New Delhi: The country's over 900 million mobile phone users will have to shell out more money on their bills with the proposed hike in service tax rate to 12 percent from 10 percent in the Budget on Friday.
GSM lobby Cellular Operators' Association of India (COAI) said the increase in service tax is detrimental to the objectives of rural penetration and affordable rates for the consumers.

"The increased costs will eventually be borne by the consumers in the form of higher charges for the services," COAI said.

Country's largest telecom firm Bharti Airtel said the hike in service tax will increase cost of services to customers and also impact the P&L (Profit and Loss) statement of telecom companies.

"The telecom sector is already burdened with multiple and high tax levies which account for 30% of the telecom services revenue...As a highly taxed industry, this will certainly have a further impact on the consumer," Bharti Airtel CEO (India and South Asia) Sanjay Kapoor said.

Saying that while many systemic elements have been set right in the 2012-13 Union budget, numerous challenges continue to impact the (telecom) industry, Sistema Shyam TeleServices Limited President and CEO Vsevolod Rozanov said.

"Increase in service tax from 10 percent to 12 percent would increase cost of ownership of a mobile phone," he added.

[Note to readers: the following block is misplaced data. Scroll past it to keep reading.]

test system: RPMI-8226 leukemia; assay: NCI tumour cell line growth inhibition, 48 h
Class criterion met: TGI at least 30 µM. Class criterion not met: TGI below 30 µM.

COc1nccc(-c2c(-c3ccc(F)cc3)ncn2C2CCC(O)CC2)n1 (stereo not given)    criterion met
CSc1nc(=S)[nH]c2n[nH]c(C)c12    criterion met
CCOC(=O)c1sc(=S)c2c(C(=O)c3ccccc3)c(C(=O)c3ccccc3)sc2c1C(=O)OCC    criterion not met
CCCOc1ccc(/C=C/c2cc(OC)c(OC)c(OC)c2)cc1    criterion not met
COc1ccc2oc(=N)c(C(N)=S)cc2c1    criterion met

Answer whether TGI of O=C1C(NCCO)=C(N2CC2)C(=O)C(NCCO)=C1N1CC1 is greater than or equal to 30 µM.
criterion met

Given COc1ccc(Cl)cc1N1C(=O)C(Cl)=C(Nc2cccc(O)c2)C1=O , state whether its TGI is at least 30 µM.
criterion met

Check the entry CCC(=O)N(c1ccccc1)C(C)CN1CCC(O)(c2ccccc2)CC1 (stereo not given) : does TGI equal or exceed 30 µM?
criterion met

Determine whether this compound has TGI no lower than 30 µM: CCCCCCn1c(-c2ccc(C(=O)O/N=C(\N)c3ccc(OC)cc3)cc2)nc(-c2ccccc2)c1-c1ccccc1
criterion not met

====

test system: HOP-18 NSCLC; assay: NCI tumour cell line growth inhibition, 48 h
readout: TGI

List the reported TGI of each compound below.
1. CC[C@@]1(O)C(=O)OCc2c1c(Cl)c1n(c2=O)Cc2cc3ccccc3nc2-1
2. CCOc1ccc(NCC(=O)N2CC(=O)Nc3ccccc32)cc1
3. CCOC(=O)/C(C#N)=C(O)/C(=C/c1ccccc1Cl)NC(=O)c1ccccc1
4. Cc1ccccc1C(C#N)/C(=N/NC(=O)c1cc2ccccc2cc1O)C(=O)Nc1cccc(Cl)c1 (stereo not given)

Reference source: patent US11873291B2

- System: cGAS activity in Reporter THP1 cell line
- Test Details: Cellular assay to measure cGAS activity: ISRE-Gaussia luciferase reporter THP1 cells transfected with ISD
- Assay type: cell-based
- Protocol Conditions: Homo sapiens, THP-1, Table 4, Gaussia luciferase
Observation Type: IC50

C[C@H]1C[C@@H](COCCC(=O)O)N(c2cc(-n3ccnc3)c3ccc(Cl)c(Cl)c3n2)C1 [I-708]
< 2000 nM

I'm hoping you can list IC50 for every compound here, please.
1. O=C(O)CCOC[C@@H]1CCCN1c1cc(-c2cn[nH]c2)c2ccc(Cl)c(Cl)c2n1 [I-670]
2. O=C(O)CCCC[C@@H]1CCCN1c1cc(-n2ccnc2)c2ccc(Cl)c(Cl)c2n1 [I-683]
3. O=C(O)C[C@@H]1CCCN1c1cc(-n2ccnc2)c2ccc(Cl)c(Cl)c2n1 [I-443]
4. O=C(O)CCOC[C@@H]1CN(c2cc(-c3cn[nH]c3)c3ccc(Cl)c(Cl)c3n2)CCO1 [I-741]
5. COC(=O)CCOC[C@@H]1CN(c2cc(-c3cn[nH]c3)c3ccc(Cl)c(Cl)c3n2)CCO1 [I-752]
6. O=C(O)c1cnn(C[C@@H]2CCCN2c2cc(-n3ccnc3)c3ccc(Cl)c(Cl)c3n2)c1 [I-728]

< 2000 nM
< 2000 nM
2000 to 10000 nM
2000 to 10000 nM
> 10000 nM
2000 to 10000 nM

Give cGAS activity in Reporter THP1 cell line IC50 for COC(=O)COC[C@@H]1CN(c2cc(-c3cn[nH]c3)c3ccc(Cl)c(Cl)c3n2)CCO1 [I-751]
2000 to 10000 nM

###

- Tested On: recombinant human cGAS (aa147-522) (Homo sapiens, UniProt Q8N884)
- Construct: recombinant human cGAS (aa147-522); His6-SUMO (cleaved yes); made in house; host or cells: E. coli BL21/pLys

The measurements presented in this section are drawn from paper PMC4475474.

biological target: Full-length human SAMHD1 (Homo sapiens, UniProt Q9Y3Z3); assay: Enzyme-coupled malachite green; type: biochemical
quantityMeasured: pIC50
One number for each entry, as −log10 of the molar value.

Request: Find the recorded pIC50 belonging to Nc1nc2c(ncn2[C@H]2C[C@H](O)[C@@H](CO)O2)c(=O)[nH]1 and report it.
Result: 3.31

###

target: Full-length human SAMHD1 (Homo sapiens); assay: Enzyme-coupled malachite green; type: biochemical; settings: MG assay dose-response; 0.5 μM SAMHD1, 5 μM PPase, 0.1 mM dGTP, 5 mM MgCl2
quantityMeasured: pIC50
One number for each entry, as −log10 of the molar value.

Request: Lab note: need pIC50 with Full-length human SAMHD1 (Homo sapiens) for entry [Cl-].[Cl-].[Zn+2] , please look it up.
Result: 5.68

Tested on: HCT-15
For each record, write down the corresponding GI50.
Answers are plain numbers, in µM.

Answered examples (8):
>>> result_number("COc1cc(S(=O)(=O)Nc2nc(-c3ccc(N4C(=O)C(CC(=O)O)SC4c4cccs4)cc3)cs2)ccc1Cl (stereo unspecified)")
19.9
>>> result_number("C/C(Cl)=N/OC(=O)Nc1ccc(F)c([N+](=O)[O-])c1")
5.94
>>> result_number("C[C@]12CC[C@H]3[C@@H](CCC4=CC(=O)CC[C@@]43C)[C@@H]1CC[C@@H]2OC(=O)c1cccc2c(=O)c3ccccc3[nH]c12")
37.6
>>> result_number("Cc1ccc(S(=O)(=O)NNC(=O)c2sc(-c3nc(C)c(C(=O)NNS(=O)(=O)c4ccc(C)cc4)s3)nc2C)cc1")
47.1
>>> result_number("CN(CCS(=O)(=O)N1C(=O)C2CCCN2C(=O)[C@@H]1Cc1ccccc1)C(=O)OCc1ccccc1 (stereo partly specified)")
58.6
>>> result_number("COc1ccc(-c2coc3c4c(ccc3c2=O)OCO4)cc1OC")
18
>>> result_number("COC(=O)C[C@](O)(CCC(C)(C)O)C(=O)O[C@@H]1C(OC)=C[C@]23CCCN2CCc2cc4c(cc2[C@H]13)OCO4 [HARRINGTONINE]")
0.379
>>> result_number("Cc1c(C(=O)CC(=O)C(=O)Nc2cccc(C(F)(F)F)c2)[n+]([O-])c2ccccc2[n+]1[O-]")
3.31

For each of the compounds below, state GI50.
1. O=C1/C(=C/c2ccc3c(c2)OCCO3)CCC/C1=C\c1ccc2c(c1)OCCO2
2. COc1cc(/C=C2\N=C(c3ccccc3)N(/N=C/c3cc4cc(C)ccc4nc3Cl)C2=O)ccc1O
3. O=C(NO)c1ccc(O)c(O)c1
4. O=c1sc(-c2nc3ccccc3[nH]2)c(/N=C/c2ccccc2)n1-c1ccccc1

Telecom also expressed disappointment as no specific announcements related to the sector were made in the budget.

"From a global perspective, the Indian telecom industry continues to attract the highest tax rate of 23 percent. It would have been good, if this could have been rationalised as the industry is clearly getting squeezed on account of such outflows and the hesitation of banks to lend money to operators makes the situation all the more difficult," Rozanov said.

The telecom operators have been raising concerns about squeezed margins on account of high operational costs. Mobile phone usage rates in India are among the cheapest globally.

Rozanov added that this would have a deep impact on the roll out of voice and data services for the common man, specially in the rural areas.

COAI, however, welcomed the move provisioning infrastructure funding, including that for cellular towers, Optical Fibre Cables (OFC) and cables to work through Gap funding.

This is expected to bring down the operating capex considerably for operators, COAI said adding that "provision of mobile tracking for fertiliser subsidy also looks to be favourable."